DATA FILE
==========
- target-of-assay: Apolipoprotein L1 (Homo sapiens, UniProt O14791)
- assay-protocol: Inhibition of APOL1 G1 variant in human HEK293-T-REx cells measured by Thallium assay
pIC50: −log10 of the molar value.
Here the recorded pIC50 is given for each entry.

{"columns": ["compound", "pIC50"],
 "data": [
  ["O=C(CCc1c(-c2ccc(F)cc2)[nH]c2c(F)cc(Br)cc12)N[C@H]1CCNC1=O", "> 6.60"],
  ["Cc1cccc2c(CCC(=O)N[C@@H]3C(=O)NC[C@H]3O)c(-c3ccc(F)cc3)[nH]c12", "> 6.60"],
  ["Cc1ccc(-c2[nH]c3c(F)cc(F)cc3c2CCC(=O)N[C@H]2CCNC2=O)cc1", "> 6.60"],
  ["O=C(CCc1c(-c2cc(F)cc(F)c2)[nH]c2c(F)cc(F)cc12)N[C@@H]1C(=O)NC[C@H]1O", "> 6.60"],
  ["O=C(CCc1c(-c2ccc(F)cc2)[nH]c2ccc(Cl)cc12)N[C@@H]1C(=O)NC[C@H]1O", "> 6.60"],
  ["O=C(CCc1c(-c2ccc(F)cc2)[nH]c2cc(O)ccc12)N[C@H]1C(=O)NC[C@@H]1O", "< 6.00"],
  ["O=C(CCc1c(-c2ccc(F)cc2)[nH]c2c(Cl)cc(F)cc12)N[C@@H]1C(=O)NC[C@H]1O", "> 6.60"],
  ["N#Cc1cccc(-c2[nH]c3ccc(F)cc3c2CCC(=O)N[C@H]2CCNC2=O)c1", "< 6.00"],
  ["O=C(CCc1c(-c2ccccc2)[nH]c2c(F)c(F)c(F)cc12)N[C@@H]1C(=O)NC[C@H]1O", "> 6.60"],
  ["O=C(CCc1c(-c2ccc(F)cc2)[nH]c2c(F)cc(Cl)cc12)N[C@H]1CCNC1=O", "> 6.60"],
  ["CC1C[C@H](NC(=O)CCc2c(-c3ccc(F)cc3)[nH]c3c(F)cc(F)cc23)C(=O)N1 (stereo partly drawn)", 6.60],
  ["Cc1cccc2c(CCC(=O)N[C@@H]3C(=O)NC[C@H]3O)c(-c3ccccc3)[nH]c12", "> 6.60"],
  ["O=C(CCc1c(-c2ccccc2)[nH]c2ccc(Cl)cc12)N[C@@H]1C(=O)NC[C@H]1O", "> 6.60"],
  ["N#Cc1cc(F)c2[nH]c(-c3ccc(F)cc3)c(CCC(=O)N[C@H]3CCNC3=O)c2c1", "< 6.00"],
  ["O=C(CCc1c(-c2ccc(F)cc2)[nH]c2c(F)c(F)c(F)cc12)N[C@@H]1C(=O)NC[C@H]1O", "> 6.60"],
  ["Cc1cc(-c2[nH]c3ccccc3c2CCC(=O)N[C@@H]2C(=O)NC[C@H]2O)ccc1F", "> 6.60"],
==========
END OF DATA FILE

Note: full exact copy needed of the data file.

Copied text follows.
- target-of-assay: Apolipoprotein L1 (Homo sapiens, UniProt O14791)
- assay-protocol: Inhibition of APOL1 G1 variant in human HEK293-T-REx cells measured by Thallium assay
pIC50: −log10 of the molar value.
Here the recorded pIC50 is given for each entry.

{"columns": ["compound", "pIC50"],
 "data": [
  ["O=C(CCc1c(-c2ccc(F)cc2)[nH]c2c(F)cc(Br)cc12)N[C@H]1CCNC1=O", "> 6.60"],
  ["Cc1cccc2c(CCC(=O)N[C@@H]3C(=O)NC[C@H]3O)c(-c3ccc(F)cc3)[nH]c12", "> 6.60"],
  ["Cc1ccc(-c2[nH]c3c(F)cc(F)cc3c2CCC(=O)N[C@H]2CCNC2=O)cc1", "> 6.60"],
  ["O=C(CCc1c(-c2cc(F)cc(F)c2)[nH]c2c(F)cc(F)cc12)N[C@@H]1C(=O)NC[C@H]1O", "> 6.60"],
  ["O=C(CCc1c(-c2ccc(F)cc2)[nH]c2ccc(Cl)cc12)N[C@@H]1C(=O)NC[C@H]1O", "> 6.60"],
  ["O=C(CCc1c(-c2ccc(F)cc2)[nH]c2cc(O)ccc12)N[C@H]1C(=O)NC[C@@H]1O", "< 6.00"],
  ["O=C(CCc1c(-c2ccc(F)cc2)[nH]c2c(Cl)cc(F)cc12)N[C@@H]1C(=O)NC[C@H]1O", "> 6.60"],
  ["N#Cc1cccc(-c2[nH]c3ccc(F)cc3c2CCC(=O)N[C@H]2CCNC2=O)c1", "< 6.00"],
  ["O=C(CCc1c(-c2ccccc2)[nH]c2c(F)c(F)c(F)cc12)N[C@@H]1C(=O)NC[C@H]1O", "> 6.60"],
  ["O=C(CCc1c(-c2ccc(F)cc2)[nH]c2c(F)cc(Cl)cc12)N[C@H]1CCNC1=O", "> 6.60"],
  ["CC1C[C@H](NC(=O)CCc2c(-c3ccc(F)cc3)[nH]c3c(F)cc(F)cc23)C(=O)N1 (stereo partly drawn)", 6.60],
  ["Cc1cccc2c(CCC(=O)N[C@@H]3C(=O)NC[C@H]3O)c(-c3ccccc3)[nH]c12", "> 6.60"],
  ["O=C(CCc1c(-c2ccccc2)[nH]c2ccc(Cl)cc12)N[C@@H]1C(=O)NC[C@H]1O", "> 6.60"],
  ["N#Cc1cc(F)c2[nH]c(-c3ccc(F)cc3)c(CCC(=O)N[C@H]3CCNC3=O)c2c1", "< 6.00"],
  ["O=C(CCc1c(-c2ccc(F)cc2)[nH]c2c(F)c(F)c(F)cc12)N[C@@H]1C(=O)NC[C@H]1O", "> 6.60"],
  ["Cc1cc(-c2[nH]c3ccccc3c2CCC(=O)N[C@@H]2C(=O)NC[C@H]2O)ccc1F", "> 6.60"],